Inspired Kathy
It's not very often a children's book brings tears to my eyes but this one did. Beautiful illustrations and simple text make this the perfect book to share with a child who is dealing with the death of a loved one.
Betsy
Another sad but sweet read. This book does a good job of broaching the subject of Alzheimer's/Dementia with young children. THe beautiful illustrations add to the nostalgia of the story.
Lisbeth Solberg
Wonderful, wonderful illustrations. The bright cover belies the sad subject matter. I bought this at a Children's Literature Council Gala I attended with my book-loving friend Karen Ewen.
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Cecil Castellucci is an author of young adult novels and comic books. Titles include Boy Proof, The Year of the Beasts (illustrated by Nate Powell), First Day on Earth, Rose Sees Red, Beige, The Queen of Cool The Plain Janes and Janes in Love (illustrated by Jim Rugg), Tin Star and Odd Duck (illustrated by Sara Varon).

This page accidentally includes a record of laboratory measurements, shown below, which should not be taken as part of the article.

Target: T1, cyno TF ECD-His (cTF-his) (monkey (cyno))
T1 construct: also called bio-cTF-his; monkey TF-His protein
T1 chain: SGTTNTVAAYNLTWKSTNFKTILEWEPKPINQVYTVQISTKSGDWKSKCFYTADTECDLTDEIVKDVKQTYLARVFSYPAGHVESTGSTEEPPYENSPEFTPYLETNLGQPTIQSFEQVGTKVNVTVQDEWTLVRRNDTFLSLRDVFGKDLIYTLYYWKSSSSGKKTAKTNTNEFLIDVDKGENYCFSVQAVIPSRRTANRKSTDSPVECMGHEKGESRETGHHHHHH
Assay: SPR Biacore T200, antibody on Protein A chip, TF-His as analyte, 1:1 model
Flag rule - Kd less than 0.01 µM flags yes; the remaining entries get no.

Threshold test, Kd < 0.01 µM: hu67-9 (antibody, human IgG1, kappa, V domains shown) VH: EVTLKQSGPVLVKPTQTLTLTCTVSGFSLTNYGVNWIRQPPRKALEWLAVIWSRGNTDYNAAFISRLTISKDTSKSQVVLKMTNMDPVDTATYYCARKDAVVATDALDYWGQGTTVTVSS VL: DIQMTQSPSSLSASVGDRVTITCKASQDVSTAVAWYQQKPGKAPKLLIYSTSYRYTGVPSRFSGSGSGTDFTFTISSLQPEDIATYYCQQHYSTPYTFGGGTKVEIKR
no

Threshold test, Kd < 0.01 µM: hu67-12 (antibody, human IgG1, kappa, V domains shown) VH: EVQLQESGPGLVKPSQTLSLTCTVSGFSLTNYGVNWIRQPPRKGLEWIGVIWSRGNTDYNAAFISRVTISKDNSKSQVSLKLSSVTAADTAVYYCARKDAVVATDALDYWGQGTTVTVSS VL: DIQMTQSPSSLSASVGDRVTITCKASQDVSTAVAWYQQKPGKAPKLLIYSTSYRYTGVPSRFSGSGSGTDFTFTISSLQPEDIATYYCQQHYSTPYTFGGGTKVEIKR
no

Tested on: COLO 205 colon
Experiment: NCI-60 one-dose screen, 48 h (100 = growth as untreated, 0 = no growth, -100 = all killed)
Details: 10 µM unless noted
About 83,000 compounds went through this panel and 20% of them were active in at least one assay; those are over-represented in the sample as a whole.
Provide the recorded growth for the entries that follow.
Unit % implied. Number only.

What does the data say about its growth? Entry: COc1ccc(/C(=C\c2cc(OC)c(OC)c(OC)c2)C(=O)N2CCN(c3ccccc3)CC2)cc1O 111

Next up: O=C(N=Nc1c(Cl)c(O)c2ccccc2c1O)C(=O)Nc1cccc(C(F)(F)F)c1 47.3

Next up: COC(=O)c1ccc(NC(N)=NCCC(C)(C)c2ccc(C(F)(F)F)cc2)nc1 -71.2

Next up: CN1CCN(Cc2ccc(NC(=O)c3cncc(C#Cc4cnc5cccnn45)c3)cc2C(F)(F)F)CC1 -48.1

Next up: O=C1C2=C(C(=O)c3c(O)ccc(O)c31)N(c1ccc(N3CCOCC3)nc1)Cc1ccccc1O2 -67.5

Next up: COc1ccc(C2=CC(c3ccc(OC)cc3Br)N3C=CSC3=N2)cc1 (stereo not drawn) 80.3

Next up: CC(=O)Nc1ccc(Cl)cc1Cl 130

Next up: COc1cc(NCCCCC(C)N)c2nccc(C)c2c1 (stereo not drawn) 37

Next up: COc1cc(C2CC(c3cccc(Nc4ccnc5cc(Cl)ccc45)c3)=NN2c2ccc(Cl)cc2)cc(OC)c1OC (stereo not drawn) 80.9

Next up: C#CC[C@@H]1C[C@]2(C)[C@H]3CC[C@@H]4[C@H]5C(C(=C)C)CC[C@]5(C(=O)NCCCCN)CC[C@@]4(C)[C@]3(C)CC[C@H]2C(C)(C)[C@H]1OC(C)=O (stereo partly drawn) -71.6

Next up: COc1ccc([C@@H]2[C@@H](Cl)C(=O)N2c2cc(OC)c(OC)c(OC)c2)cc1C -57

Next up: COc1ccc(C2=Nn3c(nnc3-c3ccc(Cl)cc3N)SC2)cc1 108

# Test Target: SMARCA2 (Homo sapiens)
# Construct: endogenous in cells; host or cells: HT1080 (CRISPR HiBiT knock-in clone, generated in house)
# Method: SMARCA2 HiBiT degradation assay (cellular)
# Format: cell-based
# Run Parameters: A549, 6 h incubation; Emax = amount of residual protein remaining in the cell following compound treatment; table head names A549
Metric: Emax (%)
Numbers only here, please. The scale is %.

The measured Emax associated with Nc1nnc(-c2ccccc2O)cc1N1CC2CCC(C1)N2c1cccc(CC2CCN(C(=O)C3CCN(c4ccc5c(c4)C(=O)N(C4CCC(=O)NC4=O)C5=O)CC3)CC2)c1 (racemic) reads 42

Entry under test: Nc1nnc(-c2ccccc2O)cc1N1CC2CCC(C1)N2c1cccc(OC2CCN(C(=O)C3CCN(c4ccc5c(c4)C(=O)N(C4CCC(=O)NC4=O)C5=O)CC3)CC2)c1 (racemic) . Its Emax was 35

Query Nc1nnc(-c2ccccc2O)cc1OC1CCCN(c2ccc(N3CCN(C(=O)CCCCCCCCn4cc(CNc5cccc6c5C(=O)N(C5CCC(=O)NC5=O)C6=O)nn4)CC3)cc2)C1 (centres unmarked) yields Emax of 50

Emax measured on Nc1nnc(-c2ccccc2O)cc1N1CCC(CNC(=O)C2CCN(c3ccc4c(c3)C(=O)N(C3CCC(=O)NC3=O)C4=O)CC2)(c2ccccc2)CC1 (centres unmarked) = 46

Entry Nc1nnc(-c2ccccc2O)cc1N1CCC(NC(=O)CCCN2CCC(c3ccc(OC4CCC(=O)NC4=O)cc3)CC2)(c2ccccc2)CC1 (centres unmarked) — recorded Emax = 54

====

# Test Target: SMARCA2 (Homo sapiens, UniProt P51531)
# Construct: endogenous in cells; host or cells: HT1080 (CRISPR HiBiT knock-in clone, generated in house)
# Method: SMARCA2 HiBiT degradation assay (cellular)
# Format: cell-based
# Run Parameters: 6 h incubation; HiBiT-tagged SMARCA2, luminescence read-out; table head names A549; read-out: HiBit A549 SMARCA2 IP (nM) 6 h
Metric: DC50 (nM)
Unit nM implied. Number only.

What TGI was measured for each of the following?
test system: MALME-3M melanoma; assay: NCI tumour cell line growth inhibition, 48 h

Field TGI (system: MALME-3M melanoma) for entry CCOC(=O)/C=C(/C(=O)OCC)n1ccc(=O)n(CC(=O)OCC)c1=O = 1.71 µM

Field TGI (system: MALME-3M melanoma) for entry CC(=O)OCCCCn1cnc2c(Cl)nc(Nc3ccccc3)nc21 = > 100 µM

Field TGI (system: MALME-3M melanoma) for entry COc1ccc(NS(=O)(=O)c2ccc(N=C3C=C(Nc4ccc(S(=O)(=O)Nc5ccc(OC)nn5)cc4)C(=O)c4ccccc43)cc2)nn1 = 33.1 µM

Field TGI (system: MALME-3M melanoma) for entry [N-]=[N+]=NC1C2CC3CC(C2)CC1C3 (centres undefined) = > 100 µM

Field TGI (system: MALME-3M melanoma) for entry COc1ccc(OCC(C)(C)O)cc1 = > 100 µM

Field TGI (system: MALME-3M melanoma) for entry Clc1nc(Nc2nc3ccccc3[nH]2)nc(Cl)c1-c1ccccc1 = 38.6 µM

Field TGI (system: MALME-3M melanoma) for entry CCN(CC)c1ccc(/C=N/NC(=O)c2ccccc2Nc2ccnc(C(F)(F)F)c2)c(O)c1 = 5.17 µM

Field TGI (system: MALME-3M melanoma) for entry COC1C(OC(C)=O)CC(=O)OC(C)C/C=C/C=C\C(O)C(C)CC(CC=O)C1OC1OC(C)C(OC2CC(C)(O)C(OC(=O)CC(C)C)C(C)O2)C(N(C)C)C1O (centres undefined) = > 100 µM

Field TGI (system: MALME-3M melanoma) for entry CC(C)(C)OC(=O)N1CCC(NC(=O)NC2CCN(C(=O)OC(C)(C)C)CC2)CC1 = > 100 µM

Her short stories have been published in various places including Black Clock,
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More about Cecil Castellucci...
The Plain Janes (Janes, #1) Odd Duck Boy Proof Janes in Love (Janes, #2) Beige